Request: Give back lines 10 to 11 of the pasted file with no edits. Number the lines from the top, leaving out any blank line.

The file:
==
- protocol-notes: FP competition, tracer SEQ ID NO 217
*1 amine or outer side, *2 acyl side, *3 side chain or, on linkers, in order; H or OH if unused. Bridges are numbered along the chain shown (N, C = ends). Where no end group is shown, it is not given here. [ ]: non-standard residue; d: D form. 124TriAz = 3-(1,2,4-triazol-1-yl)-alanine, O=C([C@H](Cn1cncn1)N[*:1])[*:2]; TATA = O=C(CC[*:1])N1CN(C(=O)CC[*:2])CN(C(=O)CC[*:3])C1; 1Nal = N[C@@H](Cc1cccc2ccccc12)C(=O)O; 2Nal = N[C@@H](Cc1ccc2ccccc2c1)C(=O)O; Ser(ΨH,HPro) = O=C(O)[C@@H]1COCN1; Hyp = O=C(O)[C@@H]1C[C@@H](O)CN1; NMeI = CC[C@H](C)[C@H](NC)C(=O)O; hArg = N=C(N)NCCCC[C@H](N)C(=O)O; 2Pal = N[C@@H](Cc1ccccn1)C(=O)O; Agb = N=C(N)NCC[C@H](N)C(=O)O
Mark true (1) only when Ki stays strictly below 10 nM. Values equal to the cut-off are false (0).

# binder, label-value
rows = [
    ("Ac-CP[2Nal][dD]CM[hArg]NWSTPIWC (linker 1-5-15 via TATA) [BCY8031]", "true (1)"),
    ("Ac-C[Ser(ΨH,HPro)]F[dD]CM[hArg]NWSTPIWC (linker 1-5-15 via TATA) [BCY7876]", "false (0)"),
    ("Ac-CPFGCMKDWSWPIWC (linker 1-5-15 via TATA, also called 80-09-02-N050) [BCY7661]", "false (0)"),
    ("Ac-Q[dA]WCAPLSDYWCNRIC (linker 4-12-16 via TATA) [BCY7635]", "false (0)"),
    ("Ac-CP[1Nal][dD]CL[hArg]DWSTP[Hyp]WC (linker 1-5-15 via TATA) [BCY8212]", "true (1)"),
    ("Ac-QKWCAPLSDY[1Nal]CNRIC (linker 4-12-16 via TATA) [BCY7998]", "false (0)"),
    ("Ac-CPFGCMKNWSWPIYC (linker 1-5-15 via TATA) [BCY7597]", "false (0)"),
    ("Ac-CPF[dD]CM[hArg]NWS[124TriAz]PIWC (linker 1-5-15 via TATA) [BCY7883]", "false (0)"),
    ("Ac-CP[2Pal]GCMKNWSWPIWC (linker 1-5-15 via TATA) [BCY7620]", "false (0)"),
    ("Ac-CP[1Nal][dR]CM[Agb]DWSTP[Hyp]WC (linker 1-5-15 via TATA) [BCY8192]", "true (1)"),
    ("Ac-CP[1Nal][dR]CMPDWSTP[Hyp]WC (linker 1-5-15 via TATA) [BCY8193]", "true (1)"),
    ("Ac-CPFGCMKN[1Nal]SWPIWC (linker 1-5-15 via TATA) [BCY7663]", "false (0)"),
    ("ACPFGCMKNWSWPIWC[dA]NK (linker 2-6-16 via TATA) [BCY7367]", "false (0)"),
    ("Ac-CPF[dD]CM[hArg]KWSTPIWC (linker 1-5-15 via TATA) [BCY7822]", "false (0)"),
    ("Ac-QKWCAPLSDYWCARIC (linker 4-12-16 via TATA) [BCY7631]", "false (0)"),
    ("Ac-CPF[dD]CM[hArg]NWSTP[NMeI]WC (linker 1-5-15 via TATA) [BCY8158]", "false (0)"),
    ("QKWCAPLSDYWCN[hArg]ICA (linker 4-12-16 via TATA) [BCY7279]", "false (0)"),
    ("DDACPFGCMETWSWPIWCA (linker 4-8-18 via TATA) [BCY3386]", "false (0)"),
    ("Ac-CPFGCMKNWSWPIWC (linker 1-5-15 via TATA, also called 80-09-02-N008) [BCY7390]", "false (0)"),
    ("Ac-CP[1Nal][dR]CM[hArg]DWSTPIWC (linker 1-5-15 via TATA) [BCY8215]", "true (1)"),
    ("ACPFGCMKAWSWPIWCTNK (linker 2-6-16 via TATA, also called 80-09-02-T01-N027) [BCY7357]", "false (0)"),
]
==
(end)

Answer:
    ("Ac-CP[1Nal][dD]CL[hArg]DWSTP[Hyp]WC (linker 1-5-15 via TATA) [BCY8212]", "true (1)"),
    ("Ac-QKWCAPLSDY[1Nal]CNRIC (linker 4-12-16 via TATA) [BCY7998]", "false (0)"),